Homeowners urged to take caution as East Valley temps stay low - East Valley Tribune: Weather

Homeowners urged to take caution as East Valley temps stay low

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Posted: Saturday, January 12, 2013 7:49 am | Updated: 4:26 pm, Mon Jan 14, 2013.

Homeowners who survived the initial onslaught of harsh weather late last week might still want to take a number of precautions, as late-night temperatures are expected to stay in the low- to mid-30s through at least Tuesday.

According to ABC15 meteorologists, initial forecasts for the coming week had low temperatures bottoming out at 30 degrees tonight, 32 on Monday, and 31 on Tuesday, before warming up to 36 and 40 on Wednesday and Thursday, respectively.

“Look for pipes or valves that are exposed to the freezing weather,” said Linda Stanfield, owner of Benjamin Franklin Plumbing in Gilbert.

Those can be pipes that are outside or up in the attic, she said.

“For pipes that run through the attic, let a faucet drip all night long,” she said.

By keeping the water slowly running, it doesn’t allow the water to completely freeze, Stanfield said.

“It’s like putting a water bottle in the freezer,” she said. “If you fill it all the way up and it freezes, it expands.”

With metal pipes, the frozen water has nowhere to go, but by keeping water moving, it is less likely to freeze and if it does, it has somewhere to expand, she said.

To prevent freezing, it’s best to cover them with either a blanket or pipe sleeve that can be found at any hardware store, Stanfield said.

“When you go out to cover your flowerbeds with a blanket, put one over the main shutoff pipe that leads into the house,” Stanfield recommends.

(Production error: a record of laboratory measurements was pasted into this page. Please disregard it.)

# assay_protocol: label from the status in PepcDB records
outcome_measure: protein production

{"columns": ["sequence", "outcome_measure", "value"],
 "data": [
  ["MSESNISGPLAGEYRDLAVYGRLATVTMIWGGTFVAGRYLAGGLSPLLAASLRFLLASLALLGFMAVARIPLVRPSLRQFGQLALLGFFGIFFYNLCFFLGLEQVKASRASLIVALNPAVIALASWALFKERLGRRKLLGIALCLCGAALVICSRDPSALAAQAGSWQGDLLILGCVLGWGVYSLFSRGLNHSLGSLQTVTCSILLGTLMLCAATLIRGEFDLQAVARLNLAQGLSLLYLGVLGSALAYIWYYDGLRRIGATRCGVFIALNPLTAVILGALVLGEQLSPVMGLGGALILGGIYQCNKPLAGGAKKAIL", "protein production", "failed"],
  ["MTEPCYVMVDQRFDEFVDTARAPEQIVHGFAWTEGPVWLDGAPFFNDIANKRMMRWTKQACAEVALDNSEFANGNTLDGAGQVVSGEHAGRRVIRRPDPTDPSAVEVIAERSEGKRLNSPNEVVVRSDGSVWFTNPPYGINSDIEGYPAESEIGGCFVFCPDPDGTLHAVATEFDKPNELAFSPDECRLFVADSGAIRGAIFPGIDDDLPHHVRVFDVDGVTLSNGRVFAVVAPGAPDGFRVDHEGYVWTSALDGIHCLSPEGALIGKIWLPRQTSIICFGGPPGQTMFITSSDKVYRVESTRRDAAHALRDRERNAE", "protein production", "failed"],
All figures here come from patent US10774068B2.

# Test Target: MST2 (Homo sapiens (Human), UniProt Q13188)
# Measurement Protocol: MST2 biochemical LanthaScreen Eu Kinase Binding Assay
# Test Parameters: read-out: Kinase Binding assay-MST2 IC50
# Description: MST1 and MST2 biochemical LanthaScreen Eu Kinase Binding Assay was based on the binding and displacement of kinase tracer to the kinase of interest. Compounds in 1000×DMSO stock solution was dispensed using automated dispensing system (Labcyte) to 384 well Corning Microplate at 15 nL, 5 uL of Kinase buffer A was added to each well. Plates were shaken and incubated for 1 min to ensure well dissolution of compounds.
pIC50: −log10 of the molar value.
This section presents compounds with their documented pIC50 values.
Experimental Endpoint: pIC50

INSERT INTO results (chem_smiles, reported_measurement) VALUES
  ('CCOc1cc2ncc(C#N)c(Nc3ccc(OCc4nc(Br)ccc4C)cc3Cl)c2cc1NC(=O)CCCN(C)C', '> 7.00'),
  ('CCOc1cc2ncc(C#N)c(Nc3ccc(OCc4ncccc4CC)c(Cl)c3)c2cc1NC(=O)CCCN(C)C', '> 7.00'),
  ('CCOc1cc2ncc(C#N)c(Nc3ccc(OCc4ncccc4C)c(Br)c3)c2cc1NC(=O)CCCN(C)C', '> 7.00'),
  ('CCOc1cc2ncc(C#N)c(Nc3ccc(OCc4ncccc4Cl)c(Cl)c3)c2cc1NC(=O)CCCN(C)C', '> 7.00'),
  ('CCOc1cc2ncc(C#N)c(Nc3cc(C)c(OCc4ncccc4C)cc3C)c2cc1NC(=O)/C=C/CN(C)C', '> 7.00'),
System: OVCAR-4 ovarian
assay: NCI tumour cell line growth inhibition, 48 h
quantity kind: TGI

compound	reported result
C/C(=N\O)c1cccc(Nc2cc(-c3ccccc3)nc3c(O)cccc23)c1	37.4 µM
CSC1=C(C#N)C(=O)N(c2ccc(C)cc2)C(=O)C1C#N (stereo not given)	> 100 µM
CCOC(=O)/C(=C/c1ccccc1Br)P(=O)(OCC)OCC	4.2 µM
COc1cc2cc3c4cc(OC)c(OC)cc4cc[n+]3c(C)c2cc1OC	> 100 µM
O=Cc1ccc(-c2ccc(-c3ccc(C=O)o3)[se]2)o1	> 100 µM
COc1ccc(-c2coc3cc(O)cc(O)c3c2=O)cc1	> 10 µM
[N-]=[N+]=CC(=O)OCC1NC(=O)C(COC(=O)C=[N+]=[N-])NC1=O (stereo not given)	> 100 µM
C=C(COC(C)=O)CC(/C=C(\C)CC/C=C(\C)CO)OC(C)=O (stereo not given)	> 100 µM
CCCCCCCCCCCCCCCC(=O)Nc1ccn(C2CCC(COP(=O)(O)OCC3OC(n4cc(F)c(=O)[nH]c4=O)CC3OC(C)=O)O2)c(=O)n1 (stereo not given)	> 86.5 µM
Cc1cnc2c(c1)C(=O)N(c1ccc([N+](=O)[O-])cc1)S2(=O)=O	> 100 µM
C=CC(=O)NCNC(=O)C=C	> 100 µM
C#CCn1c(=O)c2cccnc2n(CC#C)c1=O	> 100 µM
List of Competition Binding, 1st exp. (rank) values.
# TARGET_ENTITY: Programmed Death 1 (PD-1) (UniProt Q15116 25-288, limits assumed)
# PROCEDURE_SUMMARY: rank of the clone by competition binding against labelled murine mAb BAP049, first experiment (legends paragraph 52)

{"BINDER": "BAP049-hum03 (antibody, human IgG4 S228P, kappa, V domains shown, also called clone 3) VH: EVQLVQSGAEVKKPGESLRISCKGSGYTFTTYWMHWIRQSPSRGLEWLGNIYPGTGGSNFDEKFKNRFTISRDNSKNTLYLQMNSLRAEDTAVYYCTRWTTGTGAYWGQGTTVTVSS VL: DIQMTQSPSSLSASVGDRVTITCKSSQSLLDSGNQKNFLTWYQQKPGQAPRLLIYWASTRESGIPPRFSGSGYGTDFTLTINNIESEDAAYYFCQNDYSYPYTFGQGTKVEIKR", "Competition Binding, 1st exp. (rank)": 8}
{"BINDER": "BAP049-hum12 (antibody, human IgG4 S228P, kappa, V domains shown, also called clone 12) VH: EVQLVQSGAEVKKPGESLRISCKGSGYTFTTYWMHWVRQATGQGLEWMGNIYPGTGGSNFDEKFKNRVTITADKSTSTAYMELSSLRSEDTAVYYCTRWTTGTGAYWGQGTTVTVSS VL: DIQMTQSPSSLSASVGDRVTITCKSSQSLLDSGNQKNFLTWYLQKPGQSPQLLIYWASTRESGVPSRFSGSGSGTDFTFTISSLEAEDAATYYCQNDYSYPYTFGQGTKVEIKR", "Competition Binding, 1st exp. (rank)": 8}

In the morning, check the pipes outside to make sure there hasn’t been any damage, she said.

“It only takes two minutes to check for something out of the ordinary,” she said.

And it can save a lot of headache. If you go to work and come home to a leak, it means water may have leaked all day, she said.

Three or four years ago during a stretch of frosty nights, Stanfield’s plumbers could barely keep up with the calls for service, she said.

“First it kept us busy 24/7 and then we had to wait for more parts from California,” she recalled. “There wasn’t a lot we could do until we got the parts besides turn the water off.”

For homeowners who moved from colder climates, these measures may seem a little out of the norm.

“Here, our pipes aren’t protected from freezing,” Stanfield said. “They know in colder climates that they’ll have to deal with freezing temperatures every year, so they’re buried five or six feet below.”

Here, pipes can be exposed on the side of the house, she said.

When it comes to drain back solar hot water systems, most should be okay because the water continues to circulate, she said. However, she recommends checking the manufacturer’s manual for instructions.

The cold also means that residents might be turning on heating systems, and local pros have some tips on that front, too.

“Make sure the filters are clean,” said Mike Pickard, owner of Ocean Air, an air conditioning and heating company in Mesa.

And if you use alternative heaters, make sure to check the manufacturer’s guidelines, he said. They shouldn’t be left on near loose fabrics, children or pets.

“If you use your stove or oven to heat your home and it’s electric, it means you’re going to have a higher electric bill,” he said. “But if you have gas, that means you’re releasing carbon monoxide into the home.

Excess carbon monoxide can lead to a toxic environment, Tempe Fire Department warns. The gas, which is odorless and colorless, pushes oxygen out of the bloodstream, causing headaches, confusion, irritability and nausea. Later stages of poisoning may cause vomiting, loss of consciousness, brain damage and even death.

The fire department recommends buying an alarm for each floor of your house.

Colder temperatures can also affect household pets, said Audie Greybear, Maricopa County Animal Care and Control spokesman.

“With the drastic change of temperature we’re experiencing, it’s important to provide (outdoor pets) a nice, warm blanket and some form of shelter,” he said.

Greybear added: “Make sure to feed animals before putting them outside.”

During the winter, it’s important to feed animals a little bit more so they can grow a thicker coat to protect against the cold, Greybear noted. Keeping pets well hydrated with lots of water can help insulate them from the cold, too.

“If your animal is housebroken, for sure bring them inside,” he said.

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